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Typhoid Fever, Not Malaria or Poison, May Have Killed Alexander the Great

June 11, 1998

Alexander the Great, long thought to have died from poison or malaria, probably succumbed to typhoid fever, researchers report in today's New England Journal of Medicine. The Macedonian king was drinking heavily in Babylon after a successful campaign when he cried out in pain, saying it felt like he had been hit in the liver by an arrow. He had a raging fever, chills and sweats before falling into a coma and dying 11 days later on June 10, 323 BC. Signs of decomposition were notably absent several days after his death.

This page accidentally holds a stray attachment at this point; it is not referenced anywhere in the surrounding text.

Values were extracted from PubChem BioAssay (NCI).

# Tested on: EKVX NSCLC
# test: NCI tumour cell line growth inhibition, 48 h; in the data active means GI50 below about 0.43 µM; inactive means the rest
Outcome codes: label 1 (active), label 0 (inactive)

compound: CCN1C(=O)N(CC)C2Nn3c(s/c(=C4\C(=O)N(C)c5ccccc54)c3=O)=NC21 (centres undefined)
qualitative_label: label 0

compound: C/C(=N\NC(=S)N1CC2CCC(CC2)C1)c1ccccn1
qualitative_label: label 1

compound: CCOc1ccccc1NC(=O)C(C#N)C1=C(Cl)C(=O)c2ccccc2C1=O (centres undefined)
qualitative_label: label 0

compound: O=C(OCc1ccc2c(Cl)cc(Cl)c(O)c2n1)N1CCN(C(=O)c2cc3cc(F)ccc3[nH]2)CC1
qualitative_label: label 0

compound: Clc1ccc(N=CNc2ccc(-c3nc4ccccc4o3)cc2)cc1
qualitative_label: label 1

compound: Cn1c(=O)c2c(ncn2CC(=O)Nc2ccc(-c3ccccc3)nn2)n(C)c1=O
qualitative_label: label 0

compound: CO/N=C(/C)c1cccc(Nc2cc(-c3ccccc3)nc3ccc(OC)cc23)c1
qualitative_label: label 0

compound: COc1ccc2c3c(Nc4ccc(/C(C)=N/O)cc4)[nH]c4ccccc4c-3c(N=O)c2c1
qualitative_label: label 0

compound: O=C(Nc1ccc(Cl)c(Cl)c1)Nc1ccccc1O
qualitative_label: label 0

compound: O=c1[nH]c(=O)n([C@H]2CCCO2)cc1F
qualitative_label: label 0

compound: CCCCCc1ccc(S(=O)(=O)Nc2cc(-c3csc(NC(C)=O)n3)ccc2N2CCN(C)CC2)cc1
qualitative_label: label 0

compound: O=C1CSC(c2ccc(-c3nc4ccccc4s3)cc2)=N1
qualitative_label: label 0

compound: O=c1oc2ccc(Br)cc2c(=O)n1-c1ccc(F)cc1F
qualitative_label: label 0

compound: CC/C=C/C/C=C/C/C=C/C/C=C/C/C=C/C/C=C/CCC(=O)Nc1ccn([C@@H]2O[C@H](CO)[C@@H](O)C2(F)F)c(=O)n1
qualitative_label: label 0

Dr. David W. Oldach said those symptoms fit best with typhoid fever, which is spread by contaminated food or drinking water. The sharp pain suggests that the disease perforated his intestine. Typhoid fever can also cause a paralysis accompanied by very slow breathing, which makes the patient appear dead--which may be why the body did not appear to decompose.

Compiled by Times medical writer Thomas H. Maugh II

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